A perfect companion to our "E is for Empire: A New York State Alphabet", "Times Square: A New York State Number Book" teaches children about numbers, using state landmarks, historical events, and famous faces; from finger lakes to the stitches on a baseball, readers of all ages will know the number they represent and their ties to New York. There are so many number questions to answer about New York State. Where do the two lions -- Patience and Fortitude -- reside? Can you name the six major Finger Lakes? Can you name the five boroughs of New York City? Ann E. Burg is the author of E is for Empire: A New York State Alphabet. She lives in Albany, New York. Maureen K. Brookfield has illustrated several books including E is for Empire: A New York State Alphabet. She lives in Marshfield, Massachusetts.
The country of Mexico has long been a popular travel destination. But there's much more to enjoy and appreciate than just sunshine and warm temperatures when exploring this region with its ancient history and proud traditions. Enjoy an A-Z tour of our neighbor to the south in P is for Piata: A Mexico Alphabet. Young readers can visit the tomb of a Mayan king, experience the life of the vaquero (Mexican cowboy), attend the world-famous Ballet Folklrico de Mxico, and sample the everyday treat that was once known as the "food of the gods." From folk art to famous people to the original "hot dog," the treasures of Mexico are revealed in P is for Piata. Vibrant artwork perfectly captures the flavor, texture, and spirit of its landscape and culture.To find recipes, games, interactives maps and much more for this title visit www.discovertheworldbooks.com! Tony Johnston's love for Mexico started when her husband's job took them to Mexico City; they then lived there for fifteen years. While in Mexico, Tony wrote in Spanish and had several stories commissioned by the Mexican government. She has published more than 70 books for children and lives in San Marino, California. Award-winning illustrator and designer John (Juanito) Parra studied at Art Center College of Design in Pasadena. His clients include United Airlines, Macmillan/McGraw-Hill, PBS, and the L.A. Weekly. John's first children's book was My Name is Gabriela, about the life of the Nobel Prize-winning poet Gabriela Mistral. He lives in New York City.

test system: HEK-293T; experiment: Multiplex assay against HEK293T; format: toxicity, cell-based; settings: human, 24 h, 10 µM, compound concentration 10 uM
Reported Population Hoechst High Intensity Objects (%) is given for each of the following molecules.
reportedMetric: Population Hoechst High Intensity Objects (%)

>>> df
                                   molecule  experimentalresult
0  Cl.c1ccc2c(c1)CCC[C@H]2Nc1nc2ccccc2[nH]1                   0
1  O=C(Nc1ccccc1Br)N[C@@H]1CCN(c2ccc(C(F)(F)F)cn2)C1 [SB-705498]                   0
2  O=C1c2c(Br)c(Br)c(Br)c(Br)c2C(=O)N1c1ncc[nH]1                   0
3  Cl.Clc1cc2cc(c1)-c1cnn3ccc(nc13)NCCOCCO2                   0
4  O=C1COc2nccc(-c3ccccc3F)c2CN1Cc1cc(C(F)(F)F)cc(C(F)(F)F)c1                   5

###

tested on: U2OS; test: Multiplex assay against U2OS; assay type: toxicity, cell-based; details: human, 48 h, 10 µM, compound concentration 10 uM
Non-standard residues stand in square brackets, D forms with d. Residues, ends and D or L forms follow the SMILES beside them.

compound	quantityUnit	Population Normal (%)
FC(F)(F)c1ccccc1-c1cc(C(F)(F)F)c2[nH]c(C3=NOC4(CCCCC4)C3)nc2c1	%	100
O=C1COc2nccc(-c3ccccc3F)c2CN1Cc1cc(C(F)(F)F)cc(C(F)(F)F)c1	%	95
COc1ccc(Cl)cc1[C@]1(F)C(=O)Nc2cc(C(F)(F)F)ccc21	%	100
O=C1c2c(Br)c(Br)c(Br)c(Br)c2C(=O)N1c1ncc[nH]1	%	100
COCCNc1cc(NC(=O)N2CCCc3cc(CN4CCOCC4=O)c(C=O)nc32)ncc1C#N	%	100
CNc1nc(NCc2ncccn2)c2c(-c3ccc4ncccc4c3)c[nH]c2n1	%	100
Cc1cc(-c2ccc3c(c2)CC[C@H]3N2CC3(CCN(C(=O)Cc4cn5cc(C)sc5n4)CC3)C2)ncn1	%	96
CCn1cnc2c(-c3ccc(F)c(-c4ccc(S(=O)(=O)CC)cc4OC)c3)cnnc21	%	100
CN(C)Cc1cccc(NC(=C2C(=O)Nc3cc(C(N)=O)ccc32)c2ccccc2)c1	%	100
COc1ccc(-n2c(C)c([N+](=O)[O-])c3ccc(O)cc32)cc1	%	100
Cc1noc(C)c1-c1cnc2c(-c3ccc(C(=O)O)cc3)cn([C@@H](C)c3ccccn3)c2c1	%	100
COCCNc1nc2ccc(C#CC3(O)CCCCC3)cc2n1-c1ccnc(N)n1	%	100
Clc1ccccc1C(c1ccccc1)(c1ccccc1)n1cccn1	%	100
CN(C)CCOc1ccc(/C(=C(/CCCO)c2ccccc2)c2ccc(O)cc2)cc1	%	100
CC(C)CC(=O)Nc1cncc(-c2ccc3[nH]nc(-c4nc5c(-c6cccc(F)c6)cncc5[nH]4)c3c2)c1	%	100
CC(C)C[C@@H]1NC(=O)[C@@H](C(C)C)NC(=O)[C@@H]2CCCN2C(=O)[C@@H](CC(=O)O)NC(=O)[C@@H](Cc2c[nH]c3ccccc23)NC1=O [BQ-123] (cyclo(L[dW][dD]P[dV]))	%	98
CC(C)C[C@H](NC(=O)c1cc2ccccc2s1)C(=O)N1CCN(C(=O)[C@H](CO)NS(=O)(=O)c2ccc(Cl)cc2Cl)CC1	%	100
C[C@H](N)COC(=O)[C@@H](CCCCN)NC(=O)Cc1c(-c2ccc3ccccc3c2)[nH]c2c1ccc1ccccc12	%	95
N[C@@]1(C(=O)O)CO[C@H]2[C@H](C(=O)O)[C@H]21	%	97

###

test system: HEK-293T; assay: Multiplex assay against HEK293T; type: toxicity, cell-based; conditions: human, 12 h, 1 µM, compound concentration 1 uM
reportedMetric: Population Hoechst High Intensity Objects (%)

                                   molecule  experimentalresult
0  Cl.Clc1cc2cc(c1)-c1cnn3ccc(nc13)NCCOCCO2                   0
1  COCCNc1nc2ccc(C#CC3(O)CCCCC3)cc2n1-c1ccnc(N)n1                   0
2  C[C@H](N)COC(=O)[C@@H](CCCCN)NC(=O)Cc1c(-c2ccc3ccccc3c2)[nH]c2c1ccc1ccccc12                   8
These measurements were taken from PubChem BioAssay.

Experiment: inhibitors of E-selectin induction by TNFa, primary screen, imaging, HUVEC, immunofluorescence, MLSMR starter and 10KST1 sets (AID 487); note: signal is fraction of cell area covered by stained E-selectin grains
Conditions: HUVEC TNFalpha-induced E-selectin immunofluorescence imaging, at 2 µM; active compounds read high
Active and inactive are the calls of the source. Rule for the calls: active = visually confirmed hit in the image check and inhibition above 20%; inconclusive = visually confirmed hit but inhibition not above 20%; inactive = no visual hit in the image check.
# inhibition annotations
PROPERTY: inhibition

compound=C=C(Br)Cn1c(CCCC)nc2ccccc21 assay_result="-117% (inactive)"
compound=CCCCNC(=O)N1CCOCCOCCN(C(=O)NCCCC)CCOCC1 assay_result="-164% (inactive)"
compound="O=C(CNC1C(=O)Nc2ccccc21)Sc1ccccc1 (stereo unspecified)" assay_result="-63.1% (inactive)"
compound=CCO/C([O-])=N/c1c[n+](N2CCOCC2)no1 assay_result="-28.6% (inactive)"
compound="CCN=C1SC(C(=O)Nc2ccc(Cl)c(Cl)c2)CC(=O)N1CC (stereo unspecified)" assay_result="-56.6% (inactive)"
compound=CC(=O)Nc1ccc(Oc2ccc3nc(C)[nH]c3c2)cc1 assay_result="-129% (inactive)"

The Twin Cities region of Minnesota has long been recognized as a hub of history, culture, commerce, and education. Now in T is for Twin Cities: A Minneapolis/St. Paul Alphabet, readers can explore the many treasures the area has to offer. Visit the celebrated state capitol building in St. Paul, which was modeled after Saint Peter's Basilica in Rome. Meet cartoonist Charles Schulz of "Peanuts" fame and "Prairie Home Companion" radio personality Garrison Keillor, just a few of the famous Minnesotans profiled. And learn why Minneapolis is called the "City of Lakes" while enjoying the Twin Cities region's many outdoor recreational opportunities.
Did you know that natives of the Northwest used dried sharkskin to sand totem poles? Or that horses were called medicine dogs, because dogs had been used to aid in hunting before horses were introduced by Europeans? In "D is for Drum: A Native America Alphabet," readers will get an A-Z introduction to the many customs and cultures of the first people of this beautiful land. Bison, teepees, Kachinas and dugout canoes will all help to paint a fascinating picture of the more than 500 indigenous tribes inhabiting the Americas.
We often sing the "Star Spangled Banner," but what do the words mean? Why did Franklin Delano Roosevelt stay in office longer than any other U.S. president? Following the style of an old-fashioned primer, The American Reader answers such questions as it gives children a modern, well-rounded view of what it means to be a good citizen. Captivating prose, poems, short stories, and games entertain as they teach about the diverse regions of our country, the history of the Pledge of Allegiance, the story of Clara Barton, and the official nicknames for each of our states. A story about Smokey Bear promotes an appreciation of nature and the need to protect it, and another explains how to be helpful and respectful to people with disabilities. The American Reader's lively variety and broad scope will give children of all ages much to learn, think about and enjoy for hours on end.
Founded in 1608, what city is one of the oldest in North America? Where and when was Canada's first road built? What world-famous circus was the inspiration of Baie-Saint-Paul street performers? Discover the answers to these questions, along with other facts, in F is for French: A Quebec Alphabet. Readers young and old can romp the sandy beaches of Les Iles de la Madeleine, visit Montreal's Space for Life (Canada's largest natural science museum complex), brave the arctic cold in the Nunavik region, or sit back and enjoy the music at one of the many performances taking place at the Montreal International Jazz Festival. This richly illustrated alphabet book is bilingual. A poem and informative sidebar text for each letter appears in French with an English translation.
In T is for Territories: A Yukon, Northwest Territories, and Nunavut Alphabet, acclaimed storyteller Michael Kusugak gives an A-Z tour of Canada's three territories, the northern region of the country that is a giant in size, history, and culture. Young readers can kick up their heels at the Arctic Winter Games with sports such as the one-foot high-kick, listen to world-renowned storytellers at Whitehorse's International Storytelling Festival, or experience Wood Buffalo National Park where sometimes visitors have to stop and wait for wildlife to get out of the way. Everyone will enjoy this alphabetical journey that showcases the riches of the territories.